Data-Driven Discovery of Geophysical Dynamics with Uncertainty Quantification
Chris Wikle, University of Missouri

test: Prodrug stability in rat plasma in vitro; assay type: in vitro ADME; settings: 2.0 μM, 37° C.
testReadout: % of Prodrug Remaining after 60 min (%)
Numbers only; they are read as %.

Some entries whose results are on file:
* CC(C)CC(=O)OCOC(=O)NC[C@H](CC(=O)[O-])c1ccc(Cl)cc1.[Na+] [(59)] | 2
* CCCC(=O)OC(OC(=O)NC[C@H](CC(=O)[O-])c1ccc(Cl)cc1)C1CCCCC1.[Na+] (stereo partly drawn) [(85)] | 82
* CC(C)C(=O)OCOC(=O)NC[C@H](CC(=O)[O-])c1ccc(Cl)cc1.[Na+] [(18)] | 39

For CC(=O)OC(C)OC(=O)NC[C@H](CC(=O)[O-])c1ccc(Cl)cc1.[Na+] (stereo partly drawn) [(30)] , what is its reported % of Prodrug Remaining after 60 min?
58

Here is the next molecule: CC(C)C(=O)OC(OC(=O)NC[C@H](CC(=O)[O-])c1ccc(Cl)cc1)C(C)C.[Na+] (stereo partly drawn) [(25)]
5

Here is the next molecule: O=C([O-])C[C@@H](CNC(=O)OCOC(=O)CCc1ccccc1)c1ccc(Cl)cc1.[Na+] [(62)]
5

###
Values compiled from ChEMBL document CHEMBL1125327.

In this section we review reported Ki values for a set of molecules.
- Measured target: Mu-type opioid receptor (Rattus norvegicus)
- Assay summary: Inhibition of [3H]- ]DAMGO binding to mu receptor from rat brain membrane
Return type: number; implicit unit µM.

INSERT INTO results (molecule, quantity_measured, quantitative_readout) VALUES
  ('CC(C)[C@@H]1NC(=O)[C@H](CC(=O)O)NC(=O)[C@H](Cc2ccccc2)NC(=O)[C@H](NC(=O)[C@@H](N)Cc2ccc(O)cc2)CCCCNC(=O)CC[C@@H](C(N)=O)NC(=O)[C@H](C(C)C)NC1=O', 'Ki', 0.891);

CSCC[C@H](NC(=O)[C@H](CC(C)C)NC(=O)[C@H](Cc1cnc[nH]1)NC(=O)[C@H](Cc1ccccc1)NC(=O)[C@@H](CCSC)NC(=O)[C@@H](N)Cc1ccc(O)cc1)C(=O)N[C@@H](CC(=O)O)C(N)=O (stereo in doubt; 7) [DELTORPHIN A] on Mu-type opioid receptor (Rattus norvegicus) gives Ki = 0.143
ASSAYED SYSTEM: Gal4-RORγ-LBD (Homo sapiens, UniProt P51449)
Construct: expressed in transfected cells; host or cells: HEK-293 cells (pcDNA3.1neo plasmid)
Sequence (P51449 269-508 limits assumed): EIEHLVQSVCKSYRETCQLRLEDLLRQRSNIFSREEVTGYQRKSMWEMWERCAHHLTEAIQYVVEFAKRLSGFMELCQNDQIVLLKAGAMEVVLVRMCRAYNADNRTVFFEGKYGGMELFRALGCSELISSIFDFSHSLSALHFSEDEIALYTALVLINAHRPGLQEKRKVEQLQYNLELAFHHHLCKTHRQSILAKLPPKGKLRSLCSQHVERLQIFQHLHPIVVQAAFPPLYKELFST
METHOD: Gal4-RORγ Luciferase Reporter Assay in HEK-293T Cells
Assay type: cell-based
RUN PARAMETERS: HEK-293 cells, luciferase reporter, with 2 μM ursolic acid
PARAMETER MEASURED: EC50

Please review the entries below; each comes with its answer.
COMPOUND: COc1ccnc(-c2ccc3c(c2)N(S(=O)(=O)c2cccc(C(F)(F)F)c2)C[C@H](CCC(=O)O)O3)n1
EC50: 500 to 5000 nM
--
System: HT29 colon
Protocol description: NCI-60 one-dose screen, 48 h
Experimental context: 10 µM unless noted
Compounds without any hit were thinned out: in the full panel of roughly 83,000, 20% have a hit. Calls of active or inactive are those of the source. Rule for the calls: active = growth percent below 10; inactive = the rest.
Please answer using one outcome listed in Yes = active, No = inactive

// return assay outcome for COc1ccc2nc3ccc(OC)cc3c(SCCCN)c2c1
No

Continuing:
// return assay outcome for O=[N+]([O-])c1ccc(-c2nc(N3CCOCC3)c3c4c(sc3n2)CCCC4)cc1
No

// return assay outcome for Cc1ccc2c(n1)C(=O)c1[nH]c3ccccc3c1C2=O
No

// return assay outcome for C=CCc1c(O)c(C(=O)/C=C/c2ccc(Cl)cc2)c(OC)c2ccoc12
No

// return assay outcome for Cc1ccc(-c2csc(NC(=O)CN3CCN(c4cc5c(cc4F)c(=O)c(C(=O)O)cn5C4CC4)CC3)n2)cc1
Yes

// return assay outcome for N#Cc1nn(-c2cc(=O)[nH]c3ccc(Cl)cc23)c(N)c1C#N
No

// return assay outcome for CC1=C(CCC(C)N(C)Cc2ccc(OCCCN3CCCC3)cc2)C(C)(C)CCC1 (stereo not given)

Environmental spatio-temporal processes are governed by complex dynamical interactions across multiple scales and multiple processes. Often the time scales or multi-process complexity of such processes preclude the effective specification of a specific mechanism in which to motivate the model, particularly in low-order and stochastic representations. It is particularly challenging to specify parameterizations for nonlinear dynamic spatio-temporal models (DSTMs) that are simultaneously useful scientifically, efficient computationally, and allow for proper uncertainty quantification. We describe a recent approach that utilizes a deep convolutional neural network to learn the kernel mapping function in a computationally efficient state-dependent integro-difference equation (IDE) DSTM. The most important aspect of this work is that it demonstrates remarkable “transfer learning” potential – i.e., it can predict a geophysical system quite different than the one that produced the data on which it was trained. However, this approach does not learn the functional form of the relevant dynamics. Recently, there has been interest in several academic communities to use data-driven discovery methods to learn the fundamental dynamical mechanisms present in data. These approaches have shown promise in simulations of low-dimensional systems without a great deal of noise in observation or process or missing data. Here, we present a statistical spatio-temporal dynamics discovery approach that accommodates noisy observations and stochastic dynamics.